The Digestive system

Cholera

Cholera

Cholera is an infection which occurs in the small intestine. It’s caused by the cholera bacterium which is an example of a prokaryotic organism. Prokaryotic cells are not comprised of the same organelles as humans cells.

They’re made up of a:

  • cell wall
  • cell-surface membrane
  • capsule
  • circular DNA
  • flagella
  • plasmid

Cholera is usually transmitted through contaminated water or food. In the developed world the cause is usually seafood while in the developing world it tends to be water. Most bacteria are unable to survive the acidic conditions of the stomach. However, those that do travel to the small intestine where they propel themselves through the mucus lining its walls using their flagella in order to reach the intestinal wall. Here, the bacteria can thrive and produce toxins which results in watery diarrhoea. In areas in which sanitation is bad new generations can quickly be spread this way.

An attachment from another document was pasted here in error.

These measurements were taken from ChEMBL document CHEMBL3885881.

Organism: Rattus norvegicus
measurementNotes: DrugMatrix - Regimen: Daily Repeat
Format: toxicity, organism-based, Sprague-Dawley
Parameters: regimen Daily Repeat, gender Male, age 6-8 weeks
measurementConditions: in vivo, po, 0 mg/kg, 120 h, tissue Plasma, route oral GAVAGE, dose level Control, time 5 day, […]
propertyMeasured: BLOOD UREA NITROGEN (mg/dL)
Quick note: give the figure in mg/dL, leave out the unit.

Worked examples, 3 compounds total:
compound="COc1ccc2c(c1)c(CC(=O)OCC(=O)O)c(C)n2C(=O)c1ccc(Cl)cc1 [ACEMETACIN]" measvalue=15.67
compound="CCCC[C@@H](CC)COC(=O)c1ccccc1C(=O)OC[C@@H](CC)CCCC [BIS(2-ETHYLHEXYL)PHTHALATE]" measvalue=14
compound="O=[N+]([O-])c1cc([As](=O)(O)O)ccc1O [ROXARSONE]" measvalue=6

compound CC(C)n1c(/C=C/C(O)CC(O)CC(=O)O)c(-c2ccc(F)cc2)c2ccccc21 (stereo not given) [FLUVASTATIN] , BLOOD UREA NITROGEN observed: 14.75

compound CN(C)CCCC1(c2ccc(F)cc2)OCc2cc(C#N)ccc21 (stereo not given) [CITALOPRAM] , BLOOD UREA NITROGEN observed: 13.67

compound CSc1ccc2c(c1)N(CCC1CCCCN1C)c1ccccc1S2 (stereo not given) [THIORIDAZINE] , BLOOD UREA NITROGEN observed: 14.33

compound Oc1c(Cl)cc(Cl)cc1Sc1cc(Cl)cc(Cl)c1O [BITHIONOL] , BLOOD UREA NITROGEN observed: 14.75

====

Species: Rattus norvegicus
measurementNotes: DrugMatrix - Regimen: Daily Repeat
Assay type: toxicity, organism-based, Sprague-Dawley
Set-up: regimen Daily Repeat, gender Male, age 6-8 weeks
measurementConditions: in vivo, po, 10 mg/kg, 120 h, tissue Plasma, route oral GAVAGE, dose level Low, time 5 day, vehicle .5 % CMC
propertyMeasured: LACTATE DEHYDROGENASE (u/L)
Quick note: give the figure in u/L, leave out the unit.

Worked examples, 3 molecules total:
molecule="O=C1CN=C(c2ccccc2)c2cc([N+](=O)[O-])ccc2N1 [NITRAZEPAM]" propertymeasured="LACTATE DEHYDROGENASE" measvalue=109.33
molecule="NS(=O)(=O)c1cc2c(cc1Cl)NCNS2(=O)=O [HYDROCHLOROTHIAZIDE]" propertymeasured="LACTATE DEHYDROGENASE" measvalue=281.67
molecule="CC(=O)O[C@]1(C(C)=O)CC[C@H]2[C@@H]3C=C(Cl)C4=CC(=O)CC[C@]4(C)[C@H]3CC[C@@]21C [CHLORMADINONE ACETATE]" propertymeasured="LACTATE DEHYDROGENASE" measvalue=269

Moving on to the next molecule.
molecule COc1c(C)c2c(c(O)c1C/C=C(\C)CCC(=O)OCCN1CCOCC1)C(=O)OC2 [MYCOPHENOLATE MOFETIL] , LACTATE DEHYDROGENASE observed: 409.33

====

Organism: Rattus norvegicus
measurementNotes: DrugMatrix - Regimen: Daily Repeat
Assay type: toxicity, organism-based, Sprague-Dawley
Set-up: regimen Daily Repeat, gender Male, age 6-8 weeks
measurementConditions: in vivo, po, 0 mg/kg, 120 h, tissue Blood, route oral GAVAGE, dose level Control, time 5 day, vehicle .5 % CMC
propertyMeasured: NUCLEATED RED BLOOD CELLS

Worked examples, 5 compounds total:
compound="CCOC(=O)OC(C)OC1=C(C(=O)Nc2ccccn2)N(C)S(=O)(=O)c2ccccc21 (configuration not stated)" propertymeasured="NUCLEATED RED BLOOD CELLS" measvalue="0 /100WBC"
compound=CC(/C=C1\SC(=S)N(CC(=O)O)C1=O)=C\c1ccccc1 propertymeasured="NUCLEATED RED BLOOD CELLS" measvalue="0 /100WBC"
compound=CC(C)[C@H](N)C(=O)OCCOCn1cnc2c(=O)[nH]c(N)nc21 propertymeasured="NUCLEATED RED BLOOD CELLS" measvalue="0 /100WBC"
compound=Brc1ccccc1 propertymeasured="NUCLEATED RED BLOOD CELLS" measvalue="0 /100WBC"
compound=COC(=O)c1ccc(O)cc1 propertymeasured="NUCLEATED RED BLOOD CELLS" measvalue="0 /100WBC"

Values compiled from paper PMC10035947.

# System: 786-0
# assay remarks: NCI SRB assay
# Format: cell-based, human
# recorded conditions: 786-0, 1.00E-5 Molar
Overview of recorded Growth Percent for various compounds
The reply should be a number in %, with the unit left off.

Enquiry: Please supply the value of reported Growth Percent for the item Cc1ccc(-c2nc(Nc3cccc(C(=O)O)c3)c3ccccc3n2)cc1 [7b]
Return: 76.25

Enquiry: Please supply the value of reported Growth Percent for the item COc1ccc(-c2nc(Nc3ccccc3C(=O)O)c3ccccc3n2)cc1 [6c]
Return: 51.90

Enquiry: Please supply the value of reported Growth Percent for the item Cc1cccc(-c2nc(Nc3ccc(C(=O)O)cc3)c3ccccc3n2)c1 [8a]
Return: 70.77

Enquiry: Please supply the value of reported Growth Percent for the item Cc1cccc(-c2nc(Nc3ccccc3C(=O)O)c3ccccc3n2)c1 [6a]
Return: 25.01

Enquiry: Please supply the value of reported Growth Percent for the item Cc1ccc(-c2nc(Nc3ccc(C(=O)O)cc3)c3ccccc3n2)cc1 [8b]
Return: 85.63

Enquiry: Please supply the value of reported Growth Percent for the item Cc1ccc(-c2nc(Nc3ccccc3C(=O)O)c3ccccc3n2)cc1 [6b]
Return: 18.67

The cholera bacterium attaches to the epithelium and produces cholera toxin CT. This enters into the epithelial cells and stimulates a chloride ion channel located in the cell membrane. The chloride ions diffuse into the lumen of the gut, out of the cells. The water potential in the lumen drops and water moves out of the cells into the lumen by osmosis. This leads to dehydration and diarrhoea.